Keywords: Computational Buddhism, momentariness, personhood, information ethics
Prologue Early proponents of the information age characterized the new world of intelligent machinery as a territory ripe for exploration and exploitation, as an electronic frontier in cyberspace. The ecological aspect of this metaphor was especially unfortunate given humankind’s iniquitous record of despoiling geographic frontiers. Nevertheless, the general sentiment of this period of automation accentuated a revolutionary phase of knowledge discovery preceding and outstripping the more mundane, routine, and hoped-for successful settlement of the virtual spaces of the new privileged electronic communities. Reflecting both the prodigious rapidity of these developments and their unusually hidden and arguably deceptive powers, antagonists of the view variously attacked the computer, its technology, its science, and sometimes all of science. Clear efficiencies in the processing of vast data stores and transaction and communications streams, plus the general progress achieved in formulating systems with which to order and model complex events has muted the intensity of some fatalistic assessments of information at the societal level.
Most recently, however, the perceived nature of information itself has been criticized at a personal level. Borgmann (1999), for example, has posited information as directly usurping reality as opposed to providing us a basis for or about reality. Similarly, and from a Buddhist perspective, Hershock (1999) characterizes the negative effects of the contemporary information society on its members as a “colonization of consciousness.” Introna (2001) argues that this electronic mediation, if considered to be fundamentally arbitrary per Baudrillard, leads to an impossibility of ethics in the information age. Cyberspace becomes a network of “hyperreal effects and representations that come before us, but do not involve us.” [[[Wikipedia:emphasis|emphasis]] in original]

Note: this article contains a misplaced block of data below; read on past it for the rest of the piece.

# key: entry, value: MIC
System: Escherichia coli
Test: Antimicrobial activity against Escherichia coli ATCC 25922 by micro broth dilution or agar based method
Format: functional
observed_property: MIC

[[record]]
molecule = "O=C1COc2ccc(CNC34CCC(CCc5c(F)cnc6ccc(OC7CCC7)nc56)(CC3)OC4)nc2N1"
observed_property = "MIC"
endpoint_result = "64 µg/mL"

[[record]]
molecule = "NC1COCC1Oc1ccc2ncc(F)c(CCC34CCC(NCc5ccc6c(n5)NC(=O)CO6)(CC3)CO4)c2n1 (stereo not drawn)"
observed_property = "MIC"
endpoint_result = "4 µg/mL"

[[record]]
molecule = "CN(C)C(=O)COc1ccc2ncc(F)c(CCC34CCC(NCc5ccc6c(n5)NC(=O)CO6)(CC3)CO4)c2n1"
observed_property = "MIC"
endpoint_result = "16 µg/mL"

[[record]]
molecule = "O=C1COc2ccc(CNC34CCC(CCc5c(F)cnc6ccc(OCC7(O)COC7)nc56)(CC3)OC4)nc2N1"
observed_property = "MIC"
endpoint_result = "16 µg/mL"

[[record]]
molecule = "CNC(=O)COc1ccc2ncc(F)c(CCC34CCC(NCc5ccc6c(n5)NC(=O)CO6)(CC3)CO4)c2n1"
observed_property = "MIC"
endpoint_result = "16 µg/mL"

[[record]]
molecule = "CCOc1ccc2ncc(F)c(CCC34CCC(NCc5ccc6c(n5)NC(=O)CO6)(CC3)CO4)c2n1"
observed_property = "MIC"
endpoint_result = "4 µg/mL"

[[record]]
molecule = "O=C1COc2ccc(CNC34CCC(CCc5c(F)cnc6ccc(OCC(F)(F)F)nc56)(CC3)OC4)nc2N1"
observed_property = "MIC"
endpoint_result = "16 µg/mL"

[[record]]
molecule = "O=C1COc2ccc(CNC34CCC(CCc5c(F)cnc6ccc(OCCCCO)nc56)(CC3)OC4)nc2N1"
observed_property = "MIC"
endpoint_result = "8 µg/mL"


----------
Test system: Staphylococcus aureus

Introna sees electronic mediation as the destroyer of obligations built through faceto-face experience of each other. The reified information entity dictates the contents of our mental life. Thus, another Buddhist author, Laycock (1994), poses the existence of a kind of digital samsara:
“When the world is attended primarily through electronic and print intermediaries, it is quite naturally taken to be given, not something underdetermined and limitlessly responsive, but a thing that is. Moreover, it is a world that mediates or stands between each one of us and all others even as it connects us.”
To the defense of the informational person, Floridi (1999) raises a uniquely responsible and ethically-challenging position, posed more succinctly in reference to the history of Western thought, asserting the emergence of a transpersonal information capability filled with potential devotion and service to humankind: